Urban Living Legend - Higher Education

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Urban Living Legend


by Katti Gray

Dr. Robert Bullard

Dr. Robert Bullard

During Dr. Robert Bullard’s first stint at Texas Southern University, researching assorted urban issues while also teaching, he linked where some people live with their comparative lack of household finances, and from there, parsed how those dual forces factor into what gets dumped in their proverbial backyards.

Landfills, garbage incinerators, industrial plants and other polluters are more likely to be situated in areas populated by poor, politically powerless people, Bullard concluded, as he began backing up what he knew was true anecdotally with empirical evidence.

He also concluded that those living near landfills, toxic smokestacks and such also tend, disproportionately, to travel outside of their neighborhoods for well-stocked supermarkets. They confront shortages of affordable, habitable housing and insufficient means of transportation. They are less likely to get hired by major employers — including industrial polluters operating in their communities — who pay wages that reasonably sustain a family.

“Those questions go to the heart of equity and justice,” says Bullard, who, after departing TSU in 1987, returned last year as dean of its Barbara Jordan-Mickey Leland School of Public Affairs.

From the school of public affairs, Bullard aims to pump more minority graduates into environmental policy-making and monitoring, an arena still largely dominated by Whites. Likewise, he says, TSU also is striving to push more professionals into spheres intersecting with the environmental arena.

“The environmental lens brings it all together,” he adds. “There’s a reason why we have childhood obesity and asthma epidemics in certain populations. There are reasons for high unemployment and high dropout rates. … We need to unravel and disentangle the institutional factors that make communities sick, that lower property values. That’s an overlay I’ve tried to bring to this field, trying to set a framework for people to understand how all of this is connected.”

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The return of pioneering Bullard — dubbed “father of the environmental justice movement” — to a programmatically expanding TSU has been a much-welcomed personnel move, says Dr. John Rudley, TSU’s president.

“His research is cutting-edge,” Rudley says of Bullard. “And his service to the public is evident in his ground-breaking environmental and sustainability studies. The panels upon which he serves, sharing best practices regarding environmental policies that respect all people, allow him to be a voice [for] the voiceless and underserved communities in America and around the world.”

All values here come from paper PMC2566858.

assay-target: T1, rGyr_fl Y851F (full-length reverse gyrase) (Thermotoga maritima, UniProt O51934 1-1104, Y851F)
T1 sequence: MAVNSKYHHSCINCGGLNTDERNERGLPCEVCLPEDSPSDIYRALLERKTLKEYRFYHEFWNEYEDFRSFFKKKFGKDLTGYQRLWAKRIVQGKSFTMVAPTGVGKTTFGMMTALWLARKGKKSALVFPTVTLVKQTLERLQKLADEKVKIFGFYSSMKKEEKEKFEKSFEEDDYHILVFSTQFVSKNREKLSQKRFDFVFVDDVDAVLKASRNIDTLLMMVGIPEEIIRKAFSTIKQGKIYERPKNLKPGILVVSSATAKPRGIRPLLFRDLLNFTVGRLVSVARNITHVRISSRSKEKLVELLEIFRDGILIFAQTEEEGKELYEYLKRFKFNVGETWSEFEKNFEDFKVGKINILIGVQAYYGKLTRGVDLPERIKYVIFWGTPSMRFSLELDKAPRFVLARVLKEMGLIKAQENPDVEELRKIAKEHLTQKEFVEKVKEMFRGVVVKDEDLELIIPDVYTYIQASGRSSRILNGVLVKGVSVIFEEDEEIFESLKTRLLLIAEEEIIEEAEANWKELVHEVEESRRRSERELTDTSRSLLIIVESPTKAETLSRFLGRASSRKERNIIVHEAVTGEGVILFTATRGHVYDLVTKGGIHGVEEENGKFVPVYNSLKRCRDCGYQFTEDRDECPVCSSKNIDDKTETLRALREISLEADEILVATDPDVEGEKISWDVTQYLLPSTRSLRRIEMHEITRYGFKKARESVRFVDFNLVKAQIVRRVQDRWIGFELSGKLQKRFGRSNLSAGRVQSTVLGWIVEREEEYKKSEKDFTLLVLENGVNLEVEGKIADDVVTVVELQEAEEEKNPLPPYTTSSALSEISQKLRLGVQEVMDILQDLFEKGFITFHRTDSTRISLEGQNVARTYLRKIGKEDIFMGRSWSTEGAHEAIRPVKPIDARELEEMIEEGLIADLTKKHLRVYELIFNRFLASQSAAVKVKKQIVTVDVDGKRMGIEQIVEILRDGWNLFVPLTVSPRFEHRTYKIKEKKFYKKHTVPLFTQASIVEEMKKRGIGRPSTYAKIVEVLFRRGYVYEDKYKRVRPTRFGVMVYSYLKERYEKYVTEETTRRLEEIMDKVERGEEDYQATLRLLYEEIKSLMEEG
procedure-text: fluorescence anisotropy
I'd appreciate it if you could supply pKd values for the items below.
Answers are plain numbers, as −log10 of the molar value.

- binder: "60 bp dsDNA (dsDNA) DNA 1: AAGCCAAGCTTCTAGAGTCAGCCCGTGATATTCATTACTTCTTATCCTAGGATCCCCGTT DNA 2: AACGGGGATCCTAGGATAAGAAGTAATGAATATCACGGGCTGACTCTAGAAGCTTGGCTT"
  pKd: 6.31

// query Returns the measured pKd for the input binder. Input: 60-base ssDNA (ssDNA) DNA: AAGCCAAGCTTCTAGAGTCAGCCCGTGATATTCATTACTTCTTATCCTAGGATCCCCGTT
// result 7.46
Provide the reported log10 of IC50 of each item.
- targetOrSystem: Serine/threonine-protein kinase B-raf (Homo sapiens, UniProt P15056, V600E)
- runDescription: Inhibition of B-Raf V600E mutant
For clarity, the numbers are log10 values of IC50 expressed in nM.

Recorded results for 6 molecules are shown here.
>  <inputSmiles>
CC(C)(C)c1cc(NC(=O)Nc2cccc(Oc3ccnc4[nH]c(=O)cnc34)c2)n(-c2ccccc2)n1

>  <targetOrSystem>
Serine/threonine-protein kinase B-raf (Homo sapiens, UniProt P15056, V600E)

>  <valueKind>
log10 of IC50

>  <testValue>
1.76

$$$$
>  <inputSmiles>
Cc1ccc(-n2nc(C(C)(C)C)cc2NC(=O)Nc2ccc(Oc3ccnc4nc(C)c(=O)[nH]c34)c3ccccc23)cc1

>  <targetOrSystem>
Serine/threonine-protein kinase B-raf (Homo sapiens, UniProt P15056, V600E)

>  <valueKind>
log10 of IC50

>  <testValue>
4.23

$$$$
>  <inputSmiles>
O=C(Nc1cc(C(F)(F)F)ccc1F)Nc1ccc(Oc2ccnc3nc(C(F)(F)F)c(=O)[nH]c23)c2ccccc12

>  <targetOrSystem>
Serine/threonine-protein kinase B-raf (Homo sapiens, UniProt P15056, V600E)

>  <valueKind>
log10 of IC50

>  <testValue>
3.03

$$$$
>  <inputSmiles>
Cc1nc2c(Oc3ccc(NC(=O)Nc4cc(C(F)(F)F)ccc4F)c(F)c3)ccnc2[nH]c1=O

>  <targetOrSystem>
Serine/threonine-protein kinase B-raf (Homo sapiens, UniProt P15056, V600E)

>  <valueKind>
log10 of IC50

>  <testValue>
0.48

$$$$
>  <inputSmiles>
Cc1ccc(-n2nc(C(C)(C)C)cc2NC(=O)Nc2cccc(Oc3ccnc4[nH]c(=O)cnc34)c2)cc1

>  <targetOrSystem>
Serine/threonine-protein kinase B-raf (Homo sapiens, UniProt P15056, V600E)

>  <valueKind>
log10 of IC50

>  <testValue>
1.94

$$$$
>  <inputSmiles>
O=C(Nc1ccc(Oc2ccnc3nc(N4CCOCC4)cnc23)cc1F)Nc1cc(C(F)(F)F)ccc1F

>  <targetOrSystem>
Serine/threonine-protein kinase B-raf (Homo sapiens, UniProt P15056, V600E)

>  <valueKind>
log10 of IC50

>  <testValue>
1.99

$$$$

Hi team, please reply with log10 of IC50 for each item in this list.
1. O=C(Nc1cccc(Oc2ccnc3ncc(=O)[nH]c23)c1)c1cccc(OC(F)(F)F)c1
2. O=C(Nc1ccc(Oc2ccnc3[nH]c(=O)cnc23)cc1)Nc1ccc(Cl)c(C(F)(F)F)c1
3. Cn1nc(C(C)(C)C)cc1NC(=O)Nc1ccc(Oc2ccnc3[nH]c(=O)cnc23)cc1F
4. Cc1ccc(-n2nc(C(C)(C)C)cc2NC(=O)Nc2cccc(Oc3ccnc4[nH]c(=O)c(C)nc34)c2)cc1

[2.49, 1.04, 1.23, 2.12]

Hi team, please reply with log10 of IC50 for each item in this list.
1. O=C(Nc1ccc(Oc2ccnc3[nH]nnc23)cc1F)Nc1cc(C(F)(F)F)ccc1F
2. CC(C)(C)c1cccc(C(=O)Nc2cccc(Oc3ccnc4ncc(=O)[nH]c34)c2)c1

Following his more than decade-long tenure at TSU — he also was a visiting professor at Houston’s Rice University during that period — Bullard also landed positions at the University of Tennessee and the University of California’s Berkeley, Los Angeles and Riverside campuses.

In the academy and public sphere, he continues to cite urban quality-of-life issues, environmental parity, land use, transportation equity, racial disparities in health and wellness and everyday community interests.

His TSU students share some of Bullard’s motivations, and they are both challenged by his stated mission and honored by his presence on an HBCU campus.

“In these times, as in years past, raising a ruckus is essential,” Bullard has said. There has been much progress in the environmental arena, whose mainly White leaders used to dismiss notions that race played a role in, say, who lived too close to a polluting industrial plant. They also wrongly presumed that Black people also were oblivious to environmental concerns. “There was a time when the Sierra Club, in the South, wouldn’t even let Black people sign up for membership,” Bullard says.

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He reminds others of that fact and continues to push for more inclusion in an environmental movement still navigating the minefield of race, class and geography. He pushes for more change as Houston itself keeps morphing. Houston, Bullard adds, now is the nation’s fourth-largest city. Its Black population is larger than Atlanta’s. The Latino population has now doubled that of Blacks, although in 1987, the Black population was double that of Hispanics.

“We need to do a better job of attracting Latino students,” Bullard says. “We want to be able to recruit more international students, to recruit more students across the spectrum, particularly with emphasis on the environmental and sustainability fields. … That’s the charge I’ve been given, that branding emphasis, that focus on doing more research, [winning] more grants and more notoriety in terms of our policy work.”

He wants TSU squarely in the midst of whatever is the upcoming progress on the environment and related matters. He is glad to still be in the fray.

“What I’ve tried to do over these years is work in a way that defines the environment as very holistic,” Bullard says, “framed in terms of where we live, work, play, learn, as well as in terms of the physical and natural world — which means we don’t leave much of anything out of this whole discussion.”

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